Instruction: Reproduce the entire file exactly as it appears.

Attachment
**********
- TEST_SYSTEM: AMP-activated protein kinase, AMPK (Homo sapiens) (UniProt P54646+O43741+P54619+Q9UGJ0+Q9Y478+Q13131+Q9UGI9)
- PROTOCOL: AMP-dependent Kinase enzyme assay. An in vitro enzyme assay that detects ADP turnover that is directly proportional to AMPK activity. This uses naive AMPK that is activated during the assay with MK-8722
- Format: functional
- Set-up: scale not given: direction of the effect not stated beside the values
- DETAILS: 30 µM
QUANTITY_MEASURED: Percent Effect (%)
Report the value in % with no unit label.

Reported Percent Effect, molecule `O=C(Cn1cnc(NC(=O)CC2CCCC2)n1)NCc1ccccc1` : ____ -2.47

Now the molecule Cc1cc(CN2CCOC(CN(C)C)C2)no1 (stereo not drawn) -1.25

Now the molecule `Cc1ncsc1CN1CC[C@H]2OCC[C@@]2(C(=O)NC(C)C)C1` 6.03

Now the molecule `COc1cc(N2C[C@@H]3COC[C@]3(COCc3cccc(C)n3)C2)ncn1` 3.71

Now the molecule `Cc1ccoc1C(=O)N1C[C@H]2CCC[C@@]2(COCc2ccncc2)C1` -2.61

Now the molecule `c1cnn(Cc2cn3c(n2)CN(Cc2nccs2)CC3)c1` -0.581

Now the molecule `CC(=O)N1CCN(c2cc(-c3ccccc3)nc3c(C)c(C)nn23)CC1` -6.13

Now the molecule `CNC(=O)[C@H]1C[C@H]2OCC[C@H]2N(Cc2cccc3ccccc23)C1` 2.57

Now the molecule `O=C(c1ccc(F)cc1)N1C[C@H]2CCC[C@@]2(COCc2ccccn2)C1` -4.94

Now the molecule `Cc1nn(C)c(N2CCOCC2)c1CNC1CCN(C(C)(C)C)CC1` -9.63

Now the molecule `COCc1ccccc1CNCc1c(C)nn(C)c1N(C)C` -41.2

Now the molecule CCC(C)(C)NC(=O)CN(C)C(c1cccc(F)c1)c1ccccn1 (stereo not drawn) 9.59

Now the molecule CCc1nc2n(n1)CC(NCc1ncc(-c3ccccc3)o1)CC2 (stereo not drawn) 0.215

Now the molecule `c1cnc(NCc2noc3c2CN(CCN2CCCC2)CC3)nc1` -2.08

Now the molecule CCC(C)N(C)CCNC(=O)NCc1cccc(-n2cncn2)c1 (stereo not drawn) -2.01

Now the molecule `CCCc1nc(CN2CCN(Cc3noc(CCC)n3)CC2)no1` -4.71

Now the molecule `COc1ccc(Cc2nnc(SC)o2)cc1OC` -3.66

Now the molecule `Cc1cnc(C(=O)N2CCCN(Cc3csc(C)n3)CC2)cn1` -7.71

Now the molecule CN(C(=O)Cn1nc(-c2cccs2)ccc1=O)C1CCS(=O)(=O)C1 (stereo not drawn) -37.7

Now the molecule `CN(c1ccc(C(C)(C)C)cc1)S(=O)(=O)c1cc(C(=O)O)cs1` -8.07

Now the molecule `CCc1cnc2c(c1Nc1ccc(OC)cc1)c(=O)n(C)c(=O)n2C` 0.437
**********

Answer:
- TEST_SYSTEM: AMP-activated protein kinase, AMPK (Homo sapiens) (UniProt P54646+O43741+P54619+Q9UGJ0+Q9Y478+Q13131+Q9UGI9)
- PROTOCOL: AMP-dependent Kinase enzyme assay. An in vitro enzyme assay that detects ADP turnover that is directly proportional to AMPK activity. This uses naive AMPK that is activated during the assay with MK-8722
- Format: functional
- Set-up: scale not given: direction of the effect not stated beside the values
- DETAILS: 30 µM
QUANTITY_MEASURED: Percent Effect (%)
Report the value in % with no unit label.

Reported Percent Effect, molecule `O=C(Cn1cnc(NC(=O)CC2CCCC2)n1)NCc1ccccc1` : ____ -2.47

Now the molecule Cc1cc(CN2CCOC(CN(C)C)C2)no1 (stereo not drawn) -1.25

Now the molecule `Cc1ncsc1CN1CC[C@H]2OCC[C@@]2(C(=O)NC(C)C)C1` 6.03

Now the molecule `COc1cc(N2C[C@@H]3COC[C@]3(COCc3cccc(C)n3)C2)ncn1` 3.71

Now the molecule `Cc1ccoc1C(=O)N1C[C@H]2CCC[C@@]2(COCc2ccncc2)C1` -2.61

Now the molecule `c1cnn(Cc2cn3c(n2)CN(Cc2nccs2)CC3)c1` -0.581

Now the molecule `CC(=O)N1CCN(c2cc(-c3ccccc3)nc3c(C)c(C)nn23)CC1` -6.13

Now the molecule `CNC(=O)[C@H]1C[C@H]2OCC[C@H]2N(Cc2cccc3ccccc23)C1` 2.57

Now the molecule `O=C(c1ccc(F)cc1)N1C[C@H]2CCC[C@@]2(COCc2ccccn2)C1` -4.94

Now the molecule `Cc1nn(C)c(N2CCOCC2)c1CNC1CCN(C(C)(C)C)CC1` -9.63

Now the molecule `COCc1ccccc1CNCc1c(C)nn(C)c1N(C)C` -41.2

Now the molecule CCC(C)(C)NC(=O)CN(C)C(c1cccc(F)c1)c1ccccn1 (stereo not drawn) 9.59

Now the molecule CCc1nc2n(n1)CC(NCc1ncc(-c3ccccc3)o1)CC2 (stereo not drawn) 0.215

Now the molecule `c1cnc(NCc2noc3c2CN(CCN2CCCC2)CC3)nc1` -2.08

Now the molecule CCC(C)N(C)CCNC(=O)NCc1cccc(-n2cncn2)c1 (stereo not drawn) -2.01

Now the molecule `CCCc1nc(CN2CCN(Cc3noc(CCC)n3)CC2)no1` -4.71

Now the molecule `COc1ccc(Cc2nnc(SC)o2)cc1OC` -3.66

Now the molecule `Cc1cnc(C(=O)N2CCCN(Cc3csc(C)n3)CC2)cn1` -7.71

Now the molecule CN(C(=O)Cn1nc(-c2cccs2)ccc1=O)C1CCS(=O)(=O)C1 (stereo not drawn) -37.7

Now the molecule `CN(c1ccc(C(C)(C)C)cc1)S(=O)(=O)c1cc(C(=O)O)cs1` -8.07

Now the molecule `CCc1cnc2c(c1Nc1ccc(OC)cc1)c(=O)n(C)c(=O)n2C` 0.437